Television icon Mary Tyler Moore is undergoing surgery today to remove a tumor from the protective lining around her brain.
"At the recommendation of her neurologist, who has been monitoring this for years, and a neurosurgeon, Mary decided to proceed with this fairly routine procedure," said a representative.
The elective procedure is to remove a meningioma, a benign tumor growing on the meninges, the protective layer of tissue between the brain and skull.
"Mary went in for an elective surgery that her doctor recommended while she's healthy," said spokeswoman Alla Plotkin.
Meningiomas are slow-growing tumors that are often benign and which doctors typically leave alone, said Dr. Alan Cohen, chief of surgery at Rainbow Babies and Children's Hospital in Cleveland.
Surgery is necessary, however, "for two reasons," he said, "first, to find out exactly what it is pathologically, and, second, to relieve pressure."
Dr. Cohen has never treated or examined Moore and cautioned that an early diagnosis can change after a tumor has been surgically removed and examined.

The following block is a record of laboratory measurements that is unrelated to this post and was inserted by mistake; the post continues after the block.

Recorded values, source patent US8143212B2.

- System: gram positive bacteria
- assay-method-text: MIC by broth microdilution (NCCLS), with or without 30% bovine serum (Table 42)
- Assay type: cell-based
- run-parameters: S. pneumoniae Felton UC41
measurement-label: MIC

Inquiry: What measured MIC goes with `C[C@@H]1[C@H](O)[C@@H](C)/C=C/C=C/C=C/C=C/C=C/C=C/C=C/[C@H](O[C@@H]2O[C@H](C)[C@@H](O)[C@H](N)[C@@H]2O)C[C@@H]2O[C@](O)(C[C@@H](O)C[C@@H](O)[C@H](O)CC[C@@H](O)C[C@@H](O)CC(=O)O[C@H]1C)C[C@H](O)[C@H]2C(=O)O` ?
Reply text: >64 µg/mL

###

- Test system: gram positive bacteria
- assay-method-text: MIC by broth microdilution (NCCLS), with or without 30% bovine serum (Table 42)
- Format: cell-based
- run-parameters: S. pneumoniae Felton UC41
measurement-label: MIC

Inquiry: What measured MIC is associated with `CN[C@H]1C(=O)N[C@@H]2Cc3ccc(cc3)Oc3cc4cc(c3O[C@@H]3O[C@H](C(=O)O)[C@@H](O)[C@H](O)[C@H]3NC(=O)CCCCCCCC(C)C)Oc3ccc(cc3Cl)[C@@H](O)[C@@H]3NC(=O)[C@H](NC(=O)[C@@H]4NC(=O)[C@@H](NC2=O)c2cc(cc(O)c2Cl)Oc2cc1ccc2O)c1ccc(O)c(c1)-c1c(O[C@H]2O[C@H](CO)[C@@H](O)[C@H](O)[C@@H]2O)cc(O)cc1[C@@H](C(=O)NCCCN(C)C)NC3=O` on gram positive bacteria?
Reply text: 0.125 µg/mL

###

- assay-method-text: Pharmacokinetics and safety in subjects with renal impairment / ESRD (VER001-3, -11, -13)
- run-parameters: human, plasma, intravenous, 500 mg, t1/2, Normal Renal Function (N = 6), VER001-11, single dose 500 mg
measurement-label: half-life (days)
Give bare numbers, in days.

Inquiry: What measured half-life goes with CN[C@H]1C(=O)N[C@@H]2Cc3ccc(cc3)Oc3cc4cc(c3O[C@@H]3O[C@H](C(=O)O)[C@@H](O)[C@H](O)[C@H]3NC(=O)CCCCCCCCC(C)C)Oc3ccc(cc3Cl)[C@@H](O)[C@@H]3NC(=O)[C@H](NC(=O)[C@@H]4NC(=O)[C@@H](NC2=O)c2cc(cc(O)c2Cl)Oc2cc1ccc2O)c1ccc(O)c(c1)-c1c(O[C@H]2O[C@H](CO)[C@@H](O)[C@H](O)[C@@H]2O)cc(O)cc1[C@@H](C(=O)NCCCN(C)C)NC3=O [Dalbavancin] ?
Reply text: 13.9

A large meningioma tumor could eventually become cancerous, but even if it remains benign, it can create pressure on the brain, resulting in vision or hearing loss, headaches, seizures or other problems.
Meningioma tumors are most frequently found in older women, according to the Mayo Clinic.
Moore, 74, was diagnosed with Type 1 diabetes, formerly called juvenile diabetes, when was 33 and starring on "The Mary Tyler Moore Show."
She appeared today on the "Rachael Ray Show" with former co-star Dick van Dyke. She looked hale and fit, masking the effect diabetes has had on her eyesight and other parts of her body.
The show was videotaped May 5.
Moore has long been an advocate for diabetes and stem cell research. She is the chairwoman of Juvenile Diabetes Research International.